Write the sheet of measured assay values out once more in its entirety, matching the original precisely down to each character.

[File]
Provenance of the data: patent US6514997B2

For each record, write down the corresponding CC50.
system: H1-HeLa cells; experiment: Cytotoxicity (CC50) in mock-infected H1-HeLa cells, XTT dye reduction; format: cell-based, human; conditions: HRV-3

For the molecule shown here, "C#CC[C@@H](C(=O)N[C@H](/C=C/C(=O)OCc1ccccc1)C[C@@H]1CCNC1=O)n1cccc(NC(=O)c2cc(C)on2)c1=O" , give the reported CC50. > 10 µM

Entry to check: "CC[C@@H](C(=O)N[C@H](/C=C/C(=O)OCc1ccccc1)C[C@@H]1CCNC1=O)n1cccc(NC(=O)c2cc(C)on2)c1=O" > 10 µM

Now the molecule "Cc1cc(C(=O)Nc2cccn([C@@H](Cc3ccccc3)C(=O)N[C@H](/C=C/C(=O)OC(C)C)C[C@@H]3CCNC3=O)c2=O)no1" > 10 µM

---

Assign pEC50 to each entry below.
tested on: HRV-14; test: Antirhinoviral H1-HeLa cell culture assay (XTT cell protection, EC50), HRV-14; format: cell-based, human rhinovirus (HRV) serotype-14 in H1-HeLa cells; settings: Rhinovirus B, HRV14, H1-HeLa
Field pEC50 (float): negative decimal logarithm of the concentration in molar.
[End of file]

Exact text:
Provenance of the data: patent US6514997B2

For each record, write down the corresponding CC50.
system: H1-HeLa cells; experiment: Cytotoxicity (CC50) in mock-infected H1-HeLa cells, XTT dye reduction; format: cell-based, human; conditions: HRV-3

For the molecule shown here, "C#CC[C@@H](C(=O)N[C@H](/C=C/C(=O)OCc1ccccc1)C[C@@H]1CCNC1=O)n1cccc(NC(=O)c2cc(C)on2)c1=O" , give the reported CC50. > 10 µM

Entry to check: "CC[C@@H](C(=O)N[C@H](/C=C/C(=O)OCc1ccccc1)C[C@@H]1CCNC1=O)n1cccc(NC(=O)c2cc(C)on2)c1=O" > 10 µM

Now the molecule "Cc1cc(C(=O)Nc2cccn([C@@H](Cc3ccccc3)C(=O)N[C@H](/C=C/C(=O)OC(C)C)C[C@@H]3CCNC3=O)c2=O)no1" > 10 µM

---

Assign pEC50 to each entry below.
tested on: HRV-14; test: Antirhinoviral H1-HeLa cell culture assay (XTT cell protection, EC50), HRV-14; format: cell-based, human rhinovirus (HRV) serotype-14 in H1-HeLa cells; settings: Rhinovirus B, HRV14, H1-HeLa
Field pEC50 (float): negative decimal logarithm of the concentration in molar.